Mrs el-Banna, 41, fears her husband could be left behind once Mr al-Rawi is released, and be sent back to Jordan to face torture as an alleged al-Qa'ida sympathiser. His fate and the Government's alleged complicity in his detention is the subject of a High Court judicial review, and two Parliamentary investigations.

Whitehall officials have told The Independent on Sunday that Mr Straw discussed the issue privately with Dr Rice during her tour of the Foreign Secretary's Blackburn constituency, which ended yesterday. Crucially, Mr Straw is in control of government policy on these men after a dramatic U-turn in Home Office attitudes.

Previously, the Home Office rejected every attempt to get official assurances that the men would be allowed back in the UK - even though they had legal residency or refugee status in the UK before their detention. Whitehall officials indicated last week that each man's status would be dealt with on a case-by-case basis by the Foreign Office.

For the el-Banna children, hope that their father will be released dominates their lives. Mohamed's older brother Anas, 9, is the worst affected. His classmates have heard news bulletins talking about the detainees being tortured, and discuss it in the playground. "Anas came home from school very angry one day," his mother remembers. "He asked me, 'Mum, is that true what's happening to my dad? I hear one boy and that boy said people in Abu Ghraib and in Guantanamo, they're tortured and it is bad for them'.

"I said Anas, listen. I have received a letter from Jamil, where he said: 'I'm fine, and they've put me in another camp and now I wear white clothes, and there are people playing sport and football. He can pray, and have friends."

Mrs el-Banna recalls his teacher saying: "If anybody in class talks about any dad, like special times for dad, his tears come down from his eyes, very quietly, very silently ... He's keeping everything inside."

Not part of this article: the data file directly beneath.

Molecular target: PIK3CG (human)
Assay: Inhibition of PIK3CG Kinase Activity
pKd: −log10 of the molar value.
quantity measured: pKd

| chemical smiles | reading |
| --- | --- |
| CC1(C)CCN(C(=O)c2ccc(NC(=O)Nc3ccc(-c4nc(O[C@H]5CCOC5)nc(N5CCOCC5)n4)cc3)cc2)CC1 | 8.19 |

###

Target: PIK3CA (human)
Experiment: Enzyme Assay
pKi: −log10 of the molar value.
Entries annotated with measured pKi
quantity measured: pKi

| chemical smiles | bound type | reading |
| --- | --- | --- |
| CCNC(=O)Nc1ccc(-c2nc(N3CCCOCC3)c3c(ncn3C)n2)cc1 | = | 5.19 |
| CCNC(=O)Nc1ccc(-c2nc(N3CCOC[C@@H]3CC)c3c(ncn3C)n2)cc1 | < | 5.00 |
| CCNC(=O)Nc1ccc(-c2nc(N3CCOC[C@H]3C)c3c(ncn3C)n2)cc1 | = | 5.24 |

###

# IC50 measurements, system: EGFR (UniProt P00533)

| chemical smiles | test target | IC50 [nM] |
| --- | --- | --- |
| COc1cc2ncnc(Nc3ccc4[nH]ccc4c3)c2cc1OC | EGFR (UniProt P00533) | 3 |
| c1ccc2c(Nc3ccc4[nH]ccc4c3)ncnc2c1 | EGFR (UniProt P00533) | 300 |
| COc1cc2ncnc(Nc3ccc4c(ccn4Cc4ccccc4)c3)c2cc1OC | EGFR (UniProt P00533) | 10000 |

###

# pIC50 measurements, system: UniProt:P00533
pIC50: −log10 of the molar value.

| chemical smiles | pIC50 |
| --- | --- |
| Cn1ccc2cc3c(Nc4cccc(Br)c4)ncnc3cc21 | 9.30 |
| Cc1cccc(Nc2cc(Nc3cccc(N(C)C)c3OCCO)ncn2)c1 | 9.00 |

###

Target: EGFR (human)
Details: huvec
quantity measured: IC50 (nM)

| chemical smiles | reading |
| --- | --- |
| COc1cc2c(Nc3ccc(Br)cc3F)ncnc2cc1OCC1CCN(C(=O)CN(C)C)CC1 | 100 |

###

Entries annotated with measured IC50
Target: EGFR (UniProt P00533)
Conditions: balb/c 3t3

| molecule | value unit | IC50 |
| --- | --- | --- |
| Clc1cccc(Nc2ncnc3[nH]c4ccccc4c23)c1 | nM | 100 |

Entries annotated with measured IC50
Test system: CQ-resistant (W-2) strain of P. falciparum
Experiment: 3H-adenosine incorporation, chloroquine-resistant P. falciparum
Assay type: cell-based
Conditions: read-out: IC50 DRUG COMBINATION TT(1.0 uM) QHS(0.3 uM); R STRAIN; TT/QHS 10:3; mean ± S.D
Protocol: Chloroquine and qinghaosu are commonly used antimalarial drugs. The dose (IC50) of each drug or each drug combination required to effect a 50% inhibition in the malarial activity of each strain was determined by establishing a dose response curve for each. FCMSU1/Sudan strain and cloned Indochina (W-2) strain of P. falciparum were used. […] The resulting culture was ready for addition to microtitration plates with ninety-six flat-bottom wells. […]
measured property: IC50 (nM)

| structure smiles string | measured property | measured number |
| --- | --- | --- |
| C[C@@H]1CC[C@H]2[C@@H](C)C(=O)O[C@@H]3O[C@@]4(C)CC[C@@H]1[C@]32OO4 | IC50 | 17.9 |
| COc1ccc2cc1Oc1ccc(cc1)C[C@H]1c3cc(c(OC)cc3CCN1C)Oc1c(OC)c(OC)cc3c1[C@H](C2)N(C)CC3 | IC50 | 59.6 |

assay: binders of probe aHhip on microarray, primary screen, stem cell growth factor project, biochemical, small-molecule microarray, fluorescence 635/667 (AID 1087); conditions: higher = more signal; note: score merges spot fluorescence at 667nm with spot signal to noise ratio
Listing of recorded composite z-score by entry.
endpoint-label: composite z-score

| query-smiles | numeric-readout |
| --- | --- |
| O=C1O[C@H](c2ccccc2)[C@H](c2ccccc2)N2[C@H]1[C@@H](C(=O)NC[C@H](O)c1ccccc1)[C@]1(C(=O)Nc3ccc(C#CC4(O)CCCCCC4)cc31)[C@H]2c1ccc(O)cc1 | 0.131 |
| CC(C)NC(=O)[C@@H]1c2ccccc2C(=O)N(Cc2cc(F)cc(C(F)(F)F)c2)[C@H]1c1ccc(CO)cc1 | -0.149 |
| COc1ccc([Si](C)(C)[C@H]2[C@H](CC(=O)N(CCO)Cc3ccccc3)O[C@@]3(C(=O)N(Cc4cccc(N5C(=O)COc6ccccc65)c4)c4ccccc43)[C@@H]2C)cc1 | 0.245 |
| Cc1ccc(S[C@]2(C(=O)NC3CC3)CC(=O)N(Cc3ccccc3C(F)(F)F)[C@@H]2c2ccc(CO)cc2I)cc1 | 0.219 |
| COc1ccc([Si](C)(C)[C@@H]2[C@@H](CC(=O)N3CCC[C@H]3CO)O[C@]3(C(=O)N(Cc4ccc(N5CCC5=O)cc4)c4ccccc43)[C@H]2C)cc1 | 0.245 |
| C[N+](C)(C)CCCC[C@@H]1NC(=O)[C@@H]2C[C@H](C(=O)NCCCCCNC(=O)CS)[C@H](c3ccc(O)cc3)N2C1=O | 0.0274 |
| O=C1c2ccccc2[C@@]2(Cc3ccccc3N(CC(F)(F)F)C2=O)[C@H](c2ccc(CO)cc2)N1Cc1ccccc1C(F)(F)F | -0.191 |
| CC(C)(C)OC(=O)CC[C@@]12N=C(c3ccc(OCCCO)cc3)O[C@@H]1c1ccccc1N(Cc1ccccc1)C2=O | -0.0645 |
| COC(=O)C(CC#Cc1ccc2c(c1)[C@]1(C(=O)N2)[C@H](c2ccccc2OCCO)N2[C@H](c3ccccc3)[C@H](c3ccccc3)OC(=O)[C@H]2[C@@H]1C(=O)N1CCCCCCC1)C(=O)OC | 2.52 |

It is impossible, Mrs el-Banna explains, to shield her children. Instead, she has sketched out what happened to her husband and involved the children in campaigning for his release. All five of them wear T-shirts bearing his photo, proudly showing off their hand-drawn, brightly coloured posters.

For Mariam, 3, who was born six months after Mr el-Banna was abducted, the T-shirts are crucial. "She thinks any man who knocks at the door is her dad. This is why I put her dad's picture on the T-shirts... The first time she wore the T-shirt, she gave it a big hug, and she began to hug and hug, like 'I have found him'."

She has made strenuous efforts, she said, to teach the children not to hate their father's captors. "I don't want my children to grow up with feelings of anger or feelings of hatred. It's a dangerous disease."

She sits, in her spotless living room, surrounded by the "citizenship" awards won by her eldest four children for exemplary behaviour at school. The laminated certificates sit prominently arranged on the mantlepiece. Mohamed's citation, awarded in January, reads: "Always being kind to others and offering to help peers and teachers. Also for his positive attitude to do well in whatever he takes on." And last month, Anas won his award for: "His courage and perseverance to succeed."